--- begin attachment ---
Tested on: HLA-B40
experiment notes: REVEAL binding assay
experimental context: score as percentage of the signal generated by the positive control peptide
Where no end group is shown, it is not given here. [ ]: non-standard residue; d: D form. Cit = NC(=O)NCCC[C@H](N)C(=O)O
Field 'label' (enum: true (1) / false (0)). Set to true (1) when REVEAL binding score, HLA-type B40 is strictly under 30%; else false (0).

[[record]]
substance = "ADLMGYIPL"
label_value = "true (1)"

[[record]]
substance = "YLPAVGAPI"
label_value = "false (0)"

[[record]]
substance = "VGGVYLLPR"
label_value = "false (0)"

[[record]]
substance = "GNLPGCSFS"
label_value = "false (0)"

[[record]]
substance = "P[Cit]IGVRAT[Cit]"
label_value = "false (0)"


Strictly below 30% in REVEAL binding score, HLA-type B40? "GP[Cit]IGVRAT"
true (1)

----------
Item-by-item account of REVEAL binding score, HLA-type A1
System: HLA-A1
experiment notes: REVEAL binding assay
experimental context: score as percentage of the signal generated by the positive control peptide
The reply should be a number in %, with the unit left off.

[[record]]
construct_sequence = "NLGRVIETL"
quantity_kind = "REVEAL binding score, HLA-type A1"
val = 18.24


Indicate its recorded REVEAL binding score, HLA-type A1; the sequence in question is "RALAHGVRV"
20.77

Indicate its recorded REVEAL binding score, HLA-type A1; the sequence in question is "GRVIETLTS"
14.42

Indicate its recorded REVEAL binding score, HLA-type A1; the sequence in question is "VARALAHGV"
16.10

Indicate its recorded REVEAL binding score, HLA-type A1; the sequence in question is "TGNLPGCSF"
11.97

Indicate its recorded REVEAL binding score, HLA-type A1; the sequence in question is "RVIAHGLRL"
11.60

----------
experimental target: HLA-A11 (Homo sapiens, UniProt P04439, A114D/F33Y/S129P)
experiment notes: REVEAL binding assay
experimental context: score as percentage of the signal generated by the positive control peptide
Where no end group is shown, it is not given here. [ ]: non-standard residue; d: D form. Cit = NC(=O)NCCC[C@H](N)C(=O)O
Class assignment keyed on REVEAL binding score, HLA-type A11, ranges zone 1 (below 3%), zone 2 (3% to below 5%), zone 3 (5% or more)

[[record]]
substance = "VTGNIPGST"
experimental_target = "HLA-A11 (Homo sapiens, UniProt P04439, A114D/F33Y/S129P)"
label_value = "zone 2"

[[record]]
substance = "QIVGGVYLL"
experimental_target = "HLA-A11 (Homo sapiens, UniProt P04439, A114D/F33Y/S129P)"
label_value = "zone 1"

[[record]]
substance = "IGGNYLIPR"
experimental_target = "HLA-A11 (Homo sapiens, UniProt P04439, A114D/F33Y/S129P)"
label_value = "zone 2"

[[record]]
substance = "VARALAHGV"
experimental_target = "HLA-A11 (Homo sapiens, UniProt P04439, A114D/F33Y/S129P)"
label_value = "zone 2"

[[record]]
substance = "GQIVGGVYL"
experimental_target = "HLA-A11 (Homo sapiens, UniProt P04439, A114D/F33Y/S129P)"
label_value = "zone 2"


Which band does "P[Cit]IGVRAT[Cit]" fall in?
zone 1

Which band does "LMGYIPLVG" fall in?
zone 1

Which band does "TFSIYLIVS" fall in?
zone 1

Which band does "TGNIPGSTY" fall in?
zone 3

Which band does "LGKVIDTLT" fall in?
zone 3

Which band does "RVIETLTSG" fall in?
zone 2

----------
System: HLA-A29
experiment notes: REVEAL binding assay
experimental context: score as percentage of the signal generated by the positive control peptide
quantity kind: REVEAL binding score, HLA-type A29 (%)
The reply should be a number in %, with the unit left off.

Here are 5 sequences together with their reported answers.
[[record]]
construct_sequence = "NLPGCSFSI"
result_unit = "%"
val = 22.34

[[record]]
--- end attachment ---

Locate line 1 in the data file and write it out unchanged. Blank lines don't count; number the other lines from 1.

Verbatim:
Tested on: HLA-B40